Melissa Fite Johnson: "Being Human"




Age six or so, looking at my parents, 

imagining them in their coffins—

only I didn’t know 

people dressed up in coffins—

my mother in her elementary teacher’s 

jumper and wooden holiday pin; my father, 

scuffed-up work boots dipped in mud.   


I figured my brother would die 

if he didn’t buckle his seatbelt.  Every time 

we got in the car, for Florida 

or the grocery store, I tattled.  He glared 

as he yanked the strap across his chest, but 

this work was important. 

I could see him dead, too—

stonewashed jeans, ratty flannel, smirk.  


Then in college, actually seeing 

my friend in his casket, stupidly 

in a blue suit and tie.  I wanted to say 

good-bye to him, novelty T-shirt, sarcastic 

glint in his eyes.  Who was this 

waxy mannequin?  I marveled at his posture.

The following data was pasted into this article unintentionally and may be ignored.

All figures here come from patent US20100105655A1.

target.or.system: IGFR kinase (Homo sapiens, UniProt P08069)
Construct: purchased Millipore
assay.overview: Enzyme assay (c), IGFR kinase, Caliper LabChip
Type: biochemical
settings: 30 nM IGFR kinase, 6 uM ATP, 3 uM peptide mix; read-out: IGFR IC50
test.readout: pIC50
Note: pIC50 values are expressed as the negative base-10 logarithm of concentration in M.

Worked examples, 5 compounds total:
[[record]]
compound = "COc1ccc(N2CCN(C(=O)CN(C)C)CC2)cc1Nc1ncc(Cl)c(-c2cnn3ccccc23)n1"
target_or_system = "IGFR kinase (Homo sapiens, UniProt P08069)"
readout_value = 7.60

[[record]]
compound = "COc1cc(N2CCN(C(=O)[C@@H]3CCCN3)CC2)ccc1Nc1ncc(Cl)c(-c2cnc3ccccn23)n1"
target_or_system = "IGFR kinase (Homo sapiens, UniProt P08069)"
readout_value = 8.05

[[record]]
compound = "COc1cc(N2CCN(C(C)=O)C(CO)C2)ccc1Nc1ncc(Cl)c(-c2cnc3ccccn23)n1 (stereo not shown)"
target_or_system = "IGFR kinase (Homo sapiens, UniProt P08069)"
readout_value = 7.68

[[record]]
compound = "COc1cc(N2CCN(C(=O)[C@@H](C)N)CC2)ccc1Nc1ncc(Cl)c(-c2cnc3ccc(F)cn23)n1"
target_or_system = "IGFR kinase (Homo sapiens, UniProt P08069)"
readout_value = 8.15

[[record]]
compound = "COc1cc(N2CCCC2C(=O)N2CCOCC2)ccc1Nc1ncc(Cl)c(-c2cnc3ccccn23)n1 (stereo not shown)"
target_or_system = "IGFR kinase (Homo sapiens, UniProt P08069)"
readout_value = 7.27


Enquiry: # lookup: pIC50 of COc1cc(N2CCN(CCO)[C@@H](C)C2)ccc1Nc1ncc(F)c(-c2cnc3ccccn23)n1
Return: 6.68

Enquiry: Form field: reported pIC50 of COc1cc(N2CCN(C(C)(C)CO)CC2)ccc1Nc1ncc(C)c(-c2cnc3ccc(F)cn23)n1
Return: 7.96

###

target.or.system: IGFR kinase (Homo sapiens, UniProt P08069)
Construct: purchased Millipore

Is this what it means to be human, 

sitting after a funeral in a hardbacked chair

in my quiet apartment, not bothering 

to turn the lights on when the windows 

start to reflect only darkness, 

listening to the ticking of my own watch?


Melissa Fite Johnson's poetry has appeared or is forthcoming in several publications, including I-70 Review, The New Verse News, velvet-tail, Inscape Magazine, Cave Region Review, The Invisible Bear, Bear Review, Red Paint Hill Journal, Rust + Moth, Red Eft Review, and Broadsided Press: 2014 Haiku Year in Review. Her poems also have appeared in the Kansas anthologies Begin Again: 150 Kansas Poems and To the Stars through Difficulties: A Kansas Renga in 150 Voices, a Kansas Notable Book Award winner.  In February 2015, Little Balkans Press published her first book of poetry, While the Kettle’s On, which recently won the Nelson Poetry Book Award.